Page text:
We’ll keep it short at this point. Spoilers: ASRock finally added a simple Overview and there even are some kind of OC presets! Other than that it’s what you would expect seeing previous ASRock BIOS Versions: Everything you need to get the most out of your components. In the above image you can see that the operating mode of your memory is chosen automatically based on the memory you put in.
The EZ Mode covers a rough overview of your system so that you donÄt have to dive in too any deeper than you have to.
The OC Modes might need a bit of tweaking in the future, but it’s something to work with and more than any other ASRck Ryzen board offered previously.
To sum it up: x399 starts right were x370 is right now. With the full memory support and tunability included in the latest x370 AGESA updates so there are no big hurdles to climb.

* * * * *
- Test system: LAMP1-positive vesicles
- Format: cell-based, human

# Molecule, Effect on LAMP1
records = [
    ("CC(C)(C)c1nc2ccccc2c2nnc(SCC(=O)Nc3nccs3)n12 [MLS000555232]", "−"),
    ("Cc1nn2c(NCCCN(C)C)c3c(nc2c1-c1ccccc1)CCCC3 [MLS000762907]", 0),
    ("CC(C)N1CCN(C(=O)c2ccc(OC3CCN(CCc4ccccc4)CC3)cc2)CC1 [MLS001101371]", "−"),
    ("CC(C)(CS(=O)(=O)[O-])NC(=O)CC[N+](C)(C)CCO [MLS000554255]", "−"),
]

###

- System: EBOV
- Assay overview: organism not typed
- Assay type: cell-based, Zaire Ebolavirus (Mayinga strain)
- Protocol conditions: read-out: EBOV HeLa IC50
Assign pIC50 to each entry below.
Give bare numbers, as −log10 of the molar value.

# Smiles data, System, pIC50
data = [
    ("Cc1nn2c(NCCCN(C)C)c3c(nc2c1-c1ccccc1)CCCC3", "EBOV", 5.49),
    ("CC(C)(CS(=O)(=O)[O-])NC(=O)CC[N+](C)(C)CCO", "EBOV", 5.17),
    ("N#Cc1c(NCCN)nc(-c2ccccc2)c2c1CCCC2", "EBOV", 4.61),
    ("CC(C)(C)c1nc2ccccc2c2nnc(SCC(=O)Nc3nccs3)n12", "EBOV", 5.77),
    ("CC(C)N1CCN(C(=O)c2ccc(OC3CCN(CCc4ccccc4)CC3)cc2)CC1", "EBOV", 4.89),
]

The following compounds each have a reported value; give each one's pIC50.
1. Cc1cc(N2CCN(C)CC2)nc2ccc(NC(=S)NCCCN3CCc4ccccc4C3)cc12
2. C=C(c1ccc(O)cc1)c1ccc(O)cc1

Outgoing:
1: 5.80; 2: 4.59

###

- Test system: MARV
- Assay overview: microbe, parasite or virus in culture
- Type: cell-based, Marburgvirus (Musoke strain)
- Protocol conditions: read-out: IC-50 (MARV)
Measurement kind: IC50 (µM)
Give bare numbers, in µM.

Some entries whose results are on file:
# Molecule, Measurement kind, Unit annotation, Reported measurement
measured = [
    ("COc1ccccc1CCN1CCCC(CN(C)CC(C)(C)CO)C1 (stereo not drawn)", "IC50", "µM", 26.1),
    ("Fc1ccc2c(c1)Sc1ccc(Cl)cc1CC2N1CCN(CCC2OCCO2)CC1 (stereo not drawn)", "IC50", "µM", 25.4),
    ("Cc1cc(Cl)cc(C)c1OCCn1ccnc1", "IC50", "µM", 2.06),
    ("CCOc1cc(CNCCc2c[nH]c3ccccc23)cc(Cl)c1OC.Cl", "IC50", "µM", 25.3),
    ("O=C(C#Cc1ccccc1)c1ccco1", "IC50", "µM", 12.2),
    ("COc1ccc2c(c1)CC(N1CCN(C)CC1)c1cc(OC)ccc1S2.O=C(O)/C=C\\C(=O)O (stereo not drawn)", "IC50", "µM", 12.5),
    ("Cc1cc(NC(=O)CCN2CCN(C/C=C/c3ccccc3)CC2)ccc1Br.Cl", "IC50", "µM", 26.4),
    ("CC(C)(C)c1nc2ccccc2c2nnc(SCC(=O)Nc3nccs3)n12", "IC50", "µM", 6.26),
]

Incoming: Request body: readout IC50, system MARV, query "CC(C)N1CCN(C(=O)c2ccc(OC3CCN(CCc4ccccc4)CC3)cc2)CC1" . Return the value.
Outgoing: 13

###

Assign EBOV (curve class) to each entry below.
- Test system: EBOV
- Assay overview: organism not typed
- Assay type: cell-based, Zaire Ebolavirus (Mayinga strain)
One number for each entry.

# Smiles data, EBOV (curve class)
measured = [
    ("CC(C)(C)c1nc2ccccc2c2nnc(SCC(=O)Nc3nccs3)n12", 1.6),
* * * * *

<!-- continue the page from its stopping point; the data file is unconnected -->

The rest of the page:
According to AMD Threadripper should be build using the top 5% of all dies. So we expect some solid numbers from a board in this range. All our previous Ryzen processors were able to get above 4 GHz with some almost getting close to 4.2. That said anything belowe 4.1 would be a shame and not worthy of the impression we got testing previous ASRock mainboards, their build quality and chosen components. And sure enough, thanks to the easily tunable BIOS, it was a piece of cake to get up there to 4.2 GHz.
But you should not only consider the CPU speed itself but rather the whole deal since memory speeds are very important as well when using Ryzen based processors. So it’s even more impressive that we could get our G.SKill Trident-Z RGB to 3600 MHz while maintaining the numbers mentioned above.